Tags: My Wheaton, Global and Experiential Learning, Internship
I chose to attend Wheaton to experience a community of believers that are passionate about serving Christ. Additionally, I wanted to go to a school with challenging academics, and Wheaton is definitely a challenging school.
As part of my international relations major I am required to do an internship. I applied for an internship with the State Department in October, and after a lot of prayer and by the grace of God, I received an email asking if I was interested in the internship. I had only a vague idea where Guangzhou was in China at that point, but I was incredibly thankful for the opportunity to intern at the Consulate.
I have been interning now for five weeks, and I have five weeks left. My internship has given me invaluable experience working in government, as well as a wonderful opportunity to experience life in a new country. I begin every day with fingerprinting people who come to the Consulate for visas. After fingerprinting I have lunch, which is one of my favorite parts of the workday, and not just because the food in Guangzhou is delicious! Usually I go out to lunch with a group of consular officers. I really enjoy getting to eat with consular officers, ask them questions about their work, and get advice for my future. After lunch I usually work on projects or shadow consular officers while they adjudicate visas. These experiences have been unique as they have given me insights into consular work.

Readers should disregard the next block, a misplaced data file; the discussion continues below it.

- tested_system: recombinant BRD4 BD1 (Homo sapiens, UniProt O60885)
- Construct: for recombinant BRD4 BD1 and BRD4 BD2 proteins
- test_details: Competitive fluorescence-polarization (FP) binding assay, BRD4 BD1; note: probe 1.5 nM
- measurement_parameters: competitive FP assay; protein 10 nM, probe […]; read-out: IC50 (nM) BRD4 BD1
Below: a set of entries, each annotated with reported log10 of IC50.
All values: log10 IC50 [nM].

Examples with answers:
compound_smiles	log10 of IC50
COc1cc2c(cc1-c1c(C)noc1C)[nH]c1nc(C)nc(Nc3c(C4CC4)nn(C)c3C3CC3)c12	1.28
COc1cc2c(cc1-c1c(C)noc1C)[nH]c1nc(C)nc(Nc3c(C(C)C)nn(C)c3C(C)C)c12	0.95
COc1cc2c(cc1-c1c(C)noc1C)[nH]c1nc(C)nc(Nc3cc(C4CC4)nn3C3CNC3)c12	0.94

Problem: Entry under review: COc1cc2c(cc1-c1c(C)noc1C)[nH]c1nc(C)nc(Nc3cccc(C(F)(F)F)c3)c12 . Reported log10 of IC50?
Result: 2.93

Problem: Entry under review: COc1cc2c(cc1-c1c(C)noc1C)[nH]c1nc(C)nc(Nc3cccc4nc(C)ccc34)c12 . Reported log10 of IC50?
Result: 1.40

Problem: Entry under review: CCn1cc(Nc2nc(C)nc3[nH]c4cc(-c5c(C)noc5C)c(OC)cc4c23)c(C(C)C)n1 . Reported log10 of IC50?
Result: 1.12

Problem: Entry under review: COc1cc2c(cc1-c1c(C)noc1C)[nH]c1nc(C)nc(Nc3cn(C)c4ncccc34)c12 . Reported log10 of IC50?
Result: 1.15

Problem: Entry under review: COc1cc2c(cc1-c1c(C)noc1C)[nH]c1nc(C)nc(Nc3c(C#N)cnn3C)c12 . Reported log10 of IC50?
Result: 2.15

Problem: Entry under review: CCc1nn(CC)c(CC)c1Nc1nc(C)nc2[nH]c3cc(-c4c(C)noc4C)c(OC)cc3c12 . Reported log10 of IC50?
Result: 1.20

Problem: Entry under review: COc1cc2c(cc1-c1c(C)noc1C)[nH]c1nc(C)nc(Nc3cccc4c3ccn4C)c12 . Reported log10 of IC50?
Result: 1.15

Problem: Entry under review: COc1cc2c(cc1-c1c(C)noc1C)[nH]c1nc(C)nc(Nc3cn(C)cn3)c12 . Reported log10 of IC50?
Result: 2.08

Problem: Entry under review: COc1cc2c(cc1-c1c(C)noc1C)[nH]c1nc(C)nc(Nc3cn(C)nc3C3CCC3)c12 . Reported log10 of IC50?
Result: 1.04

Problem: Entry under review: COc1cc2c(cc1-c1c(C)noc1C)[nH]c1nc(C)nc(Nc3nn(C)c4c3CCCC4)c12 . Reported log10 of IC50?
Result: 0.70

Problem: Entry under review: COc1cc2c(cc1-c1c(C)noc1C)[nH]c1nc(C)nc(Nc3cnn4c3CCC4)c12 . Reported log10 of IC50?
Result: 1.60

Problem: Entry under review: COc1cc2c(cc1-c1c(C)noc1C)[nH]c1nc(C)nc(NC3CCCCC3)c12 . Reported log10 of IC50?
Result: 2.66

I am really thankful for my experience at Wheaton in preparing me for this internship and my future career. Chinese classes have been some of my favorite classes at Wheaton, and studying Chinese has really helped me now that I am interning in China. Additionally, the support and encouragement from my international relations professors helped me prepare well for my internship. Wheaton has also given me a unique perspective on working in politics as a Christian that I’m sure will serve me well in whatever future career I pursue.
Future Wheaton students should seriously consider taking a summer or a semester to experience life in a different country, specifically one with a vastly different culture from that of the United States. While it can be challenging at times, living in a different culture has helped me understand others better and have more compassion for those who are different from me.
Hannah Streed ’18 is an international relations major pursuing a minor in Chinese and a Peace and Conflict Studies certificate. Photo captions (from top): Hannah at the Consulate General's American Independence Day event; Guangzhou skyline with the Canton Tower and the Pearl River.
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